Anyone wanting a broader overview of the Scandinavian countries during the war must turn to the older literature. For Sweden, Nils Olof Franzén’s popular history, Undan stormen (1986, ‘Safe from the storm’) is still one of the best introductions; for Norway there is Per Vogt’s Jerntid og jobbetid (‘Age of iron, age of profiteering’) of 1938; and for Denmark, Lars Lindberg’s De så det ske (‘They saw it happen’) of 1966, tracing the impact of war on the country at the everyday level.[19]

Being there—research about Scandinavians at the front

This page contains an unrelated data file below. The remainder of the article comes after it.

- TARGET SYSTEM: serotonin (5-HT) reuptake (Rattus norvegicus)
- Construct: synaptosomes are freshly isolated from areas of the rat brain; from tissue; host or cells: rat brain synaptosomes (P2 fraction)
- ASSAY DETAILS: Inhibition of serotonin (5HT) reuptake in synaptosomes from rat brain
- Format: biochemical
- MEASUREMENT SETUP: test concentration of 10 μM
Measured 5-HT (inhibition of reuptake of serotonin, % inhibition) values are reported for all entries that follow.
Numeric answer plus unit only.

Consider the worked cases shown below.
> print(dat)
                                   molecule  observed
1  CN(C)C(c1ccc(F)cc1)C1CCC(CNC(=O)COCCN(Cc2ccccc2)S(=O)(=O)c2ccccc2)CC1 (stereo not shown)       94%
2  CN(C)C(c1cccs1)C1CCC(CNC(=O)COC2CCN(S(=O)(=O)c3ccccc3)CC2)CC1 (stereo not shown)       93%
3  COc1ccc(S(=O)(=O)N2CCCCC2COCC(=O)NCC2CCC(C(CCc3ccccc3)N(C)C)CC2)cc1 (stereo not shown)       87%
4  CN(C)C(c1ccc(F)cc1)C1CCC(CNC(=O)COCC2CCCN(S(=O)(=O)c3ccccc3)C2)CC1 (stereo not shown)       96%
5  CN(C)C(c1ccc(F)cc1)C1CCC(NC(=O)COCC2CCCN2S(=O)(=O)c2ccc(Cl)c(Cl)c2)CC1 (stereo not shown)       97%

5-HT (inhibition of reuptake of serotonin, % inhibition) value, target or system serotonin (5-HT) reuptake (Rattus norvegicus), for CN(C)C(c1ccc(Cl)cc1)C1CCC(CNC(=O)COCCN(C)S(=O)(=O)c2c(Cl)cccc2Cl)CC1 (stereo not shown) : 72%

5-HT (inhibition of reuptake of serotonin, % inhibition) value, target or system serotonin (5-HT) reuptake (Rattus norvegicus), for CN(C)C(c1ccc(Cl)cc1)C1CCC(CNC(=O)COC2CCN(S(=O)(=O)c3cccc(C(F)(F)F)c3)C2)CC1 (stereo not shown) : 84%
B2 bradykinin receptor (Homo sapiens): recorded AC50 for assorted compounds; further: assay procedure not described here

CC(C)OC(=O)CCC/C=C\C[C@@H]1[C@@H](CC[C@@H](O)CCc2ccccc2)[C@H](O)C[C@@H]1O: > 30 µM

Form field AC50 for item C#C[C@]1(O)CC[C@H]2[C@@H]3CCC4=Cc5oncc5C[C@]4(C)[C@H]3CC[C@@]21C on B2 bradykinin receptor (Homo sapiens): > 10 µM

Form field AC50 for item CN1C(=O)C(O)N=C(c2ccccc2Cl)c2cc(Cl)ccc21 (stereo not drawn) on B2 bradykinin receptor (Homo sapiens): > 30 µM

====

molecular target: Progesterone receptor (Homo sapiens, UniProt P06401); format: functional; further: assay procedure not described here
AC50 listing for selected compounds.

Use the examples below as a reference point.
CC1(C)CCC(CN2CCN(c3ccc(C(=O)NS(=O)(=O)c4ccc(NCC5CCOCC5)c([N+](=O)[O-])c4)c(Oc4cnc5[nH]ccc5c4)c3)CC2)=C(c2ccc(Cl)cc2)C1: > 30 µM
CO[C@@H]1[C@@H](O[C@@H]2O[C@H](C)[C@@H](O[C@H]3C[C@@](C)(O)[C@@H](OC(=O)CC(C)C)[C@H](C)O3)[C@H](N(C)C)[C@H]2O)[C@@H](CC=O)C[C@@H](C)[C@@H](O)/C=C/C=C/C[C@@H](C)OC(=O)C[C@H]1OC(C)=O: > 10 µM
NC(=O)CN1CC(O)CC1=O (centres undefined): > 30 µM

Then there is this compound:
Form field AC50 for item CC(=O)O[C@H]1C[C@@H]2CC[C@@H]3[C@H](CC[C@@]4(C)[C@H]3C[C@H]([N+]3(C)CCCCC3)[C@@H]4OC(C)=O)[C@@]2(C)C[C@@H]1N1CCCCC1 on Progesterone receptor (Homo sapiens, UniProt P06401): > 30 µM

A key international trend in First World War research has been the focus on the individual soldiers’ war experiences, as found in correspondence, army newspapers, memoirs, and diaries. In Scandinavia this is mostly evident in Denmark, which differed from the other two countries in the sense that a large national minority actually joined in the fighting. The majority of the Danish accounts of the First World War have thus touched on the question of Southern Jutland and its Danish-minded population’s experiences fighting in the German armed forces. Even so, it was not until well into the twenty-first century that the first anthology on the subject was published, although it was soon followed by the first major monograph on the soldiers of Southern Jutland (or North Schleswig, depending on one’s point of view): Claus Bundgard Christensen’s acclaimed Danskere på Vestfronten 1914–1918 (‘Danes on the Western Front, 1914–1918’).  Bjarne Søndergaard Bendtsen too has considered the ways in which the region’s Danish minority and other Danish volunteers featured in the literature of the day.[20]